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The Author Section is a useful way to review an author’s works published in PEP-Web. It is ordered alphabetically by the Author’s surname. After clicking the matching letter, search for the author’s full name.

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Dorpat, T.L. (1986). The Working Class in Weimar Germany: A Psychological and Sociological Study, Erich Fromm. Barbara Weinberger (trans.). Edited with an Introduction by Wolfgang Bonss. Cambridge, MA: Harvard University Press, 1984, 291 pp... Psychoanal. Rev., 73B(2):226-229.
  

(1986). Psychoanalytic Review, 73B(2):226-229

The Working Class in Weimar Germany: A Psychological and Sociological Study, Erich Fromm. Barbara Weinberger (trans.). Edited with an Introduction by Wolfgang Bonss. Cambridge, MA: Harvard University Press, 1984, 291 pp..

Review by:
Theodor L. Dorpat

In this book the distinguished psychoanalyst Erich Fromm outlines the basis for a rudimentary but far-reaching attempt at integration of Freudian psychology and Marxist social theory. The aim of the survey as planned and carried out by Fromm and his coworkers from 1929 to 1931 was to understand the psychic structure of German manual and white-collar workers. With the aid of psychoanalytic theory they hoped to obtain evidence about the underlying systematic connections between psychic make-up and social development. To initiate this ambitious research program, they designed a comprehensive questionnaire with 271 items and distributed it to 3,300 recipients. By the end of 1931, 1,100 questionnaires had been returned to Fromm for analysis.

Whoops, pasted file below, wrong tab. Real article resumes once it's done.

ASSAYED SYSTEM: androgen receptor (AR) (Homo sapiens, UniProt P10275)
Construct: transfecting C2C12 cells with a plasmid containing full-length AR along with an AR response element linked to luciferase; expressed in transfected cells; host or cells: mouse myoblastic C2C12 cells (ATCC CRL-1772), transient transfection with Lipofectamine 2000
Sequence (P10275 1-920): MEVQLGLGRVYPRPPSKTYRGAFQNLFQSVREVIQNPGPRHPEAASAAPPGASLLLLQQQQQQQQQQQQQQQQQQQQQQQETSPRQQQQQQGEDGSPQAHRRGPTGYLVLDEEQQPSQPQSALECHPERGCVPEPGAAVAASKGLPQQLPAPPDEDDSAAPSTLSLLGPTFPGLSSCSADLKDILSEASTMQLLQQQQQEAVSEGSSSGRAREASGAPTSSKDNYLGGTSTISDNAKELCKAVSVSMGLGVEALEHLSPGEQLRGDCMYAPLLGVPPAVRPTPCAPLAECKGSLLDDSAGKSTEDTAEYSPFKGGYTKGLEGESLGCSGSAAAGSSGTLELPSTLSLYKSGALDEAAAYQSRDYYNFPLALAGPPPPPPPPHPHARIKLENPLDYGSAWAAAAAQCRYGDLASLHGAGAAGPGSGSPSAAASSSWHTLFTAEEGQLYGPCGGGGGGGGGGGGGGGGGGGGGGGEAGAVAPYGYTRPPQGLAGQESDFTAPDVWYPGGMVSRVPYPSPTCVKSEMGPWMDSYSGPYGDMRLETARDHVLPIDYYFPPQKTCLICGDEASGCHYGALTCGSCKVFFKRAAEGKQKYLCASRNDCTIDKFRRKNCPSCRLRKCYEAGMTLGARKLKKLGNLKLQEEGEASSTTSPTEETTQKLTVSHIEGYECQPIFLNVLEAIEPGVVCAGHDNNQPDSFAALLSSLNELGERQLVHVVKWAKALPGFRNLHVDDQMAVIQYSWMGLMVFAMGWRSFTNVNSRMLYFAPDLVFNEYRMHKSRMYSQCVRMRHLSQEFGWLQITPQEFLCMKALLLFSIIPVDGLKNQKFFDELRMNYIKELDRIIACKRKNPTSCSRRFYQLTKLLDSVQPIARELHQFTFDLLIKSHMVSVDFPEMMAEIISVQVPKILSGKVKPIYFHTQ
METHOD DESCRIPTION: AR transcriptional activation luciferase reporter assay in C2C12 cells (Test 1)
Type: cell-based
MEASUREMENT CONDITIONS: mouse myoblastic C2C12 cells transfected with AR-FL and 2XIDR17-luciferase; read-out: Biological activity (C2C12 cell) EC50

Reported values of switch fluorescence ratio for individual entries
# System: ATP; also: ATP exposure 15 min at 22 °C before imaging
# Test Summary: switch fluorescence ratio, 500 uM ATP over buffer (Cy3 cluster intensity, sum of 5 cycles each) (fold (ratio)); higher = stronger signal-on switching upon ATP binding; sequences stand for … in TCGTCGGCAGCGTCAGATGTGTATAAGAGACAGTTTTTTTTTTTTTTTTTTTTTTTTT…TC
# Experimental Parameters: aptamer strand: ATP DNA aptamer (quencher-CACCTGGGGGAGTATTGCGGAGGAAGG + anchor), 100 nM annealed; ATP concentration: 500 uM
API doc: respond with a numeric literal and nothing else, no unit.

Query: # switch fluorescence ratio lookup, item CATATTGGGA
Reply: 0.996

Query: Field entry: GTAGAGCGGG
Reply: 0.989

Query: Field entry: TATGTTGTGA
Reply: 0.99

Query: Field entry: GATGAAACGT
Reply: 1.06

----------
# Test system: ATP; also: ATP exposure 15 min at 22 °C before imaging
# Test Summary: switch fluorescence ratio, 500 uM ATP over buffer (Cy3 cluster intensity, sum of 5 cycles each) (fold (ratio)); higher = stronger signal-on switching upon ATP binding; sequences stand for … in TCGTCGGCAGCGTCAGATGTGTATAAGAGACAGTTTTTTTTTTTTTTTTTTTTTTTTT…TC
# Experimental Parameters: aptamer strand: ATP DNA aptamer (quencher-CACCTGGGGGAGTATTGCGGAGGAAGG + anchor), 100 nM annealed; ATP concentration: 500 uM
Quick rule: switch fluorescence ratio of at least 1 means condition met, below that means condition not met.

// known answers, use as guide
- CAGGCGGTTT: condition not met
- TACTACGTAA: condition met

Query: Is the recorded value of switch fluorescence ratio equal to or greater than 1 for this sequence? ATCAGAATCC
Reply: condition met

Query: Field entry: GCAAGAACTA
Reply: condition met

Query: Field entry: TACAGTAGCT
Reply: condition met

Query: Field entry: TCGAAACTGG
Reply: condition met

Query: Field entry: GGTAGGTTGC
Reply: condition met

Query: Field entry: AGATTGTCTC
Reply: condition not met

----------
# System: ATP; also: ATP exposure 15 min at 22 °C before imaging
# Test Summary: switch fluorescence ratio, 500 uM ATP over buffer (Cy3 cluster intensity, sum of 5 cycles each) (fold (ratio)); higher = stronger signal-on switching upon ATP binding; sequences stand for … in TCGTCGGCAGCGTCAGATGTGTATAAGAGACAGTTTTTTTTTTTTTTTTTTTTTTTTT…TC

The study was undertaken as a first attempt at investigating the social and psychological attitudes of two large groups in Germany — manual and white-collar workers. The purpose of the questionnaire was to gain as comprehensive as possible a picture of the opinions, attitudes, and ways of life of the workers. The questionnaire contained two types of questions. Questions of the first type sought to ascertain objectively the situation of the respondent as a member of a social group, and they included: age, sex, marital status, income, occupation, and membership in various social, religious, and political groups. Questions of the second type were aimed at uncovering personality traits or attitudes which could not be obtained directly.

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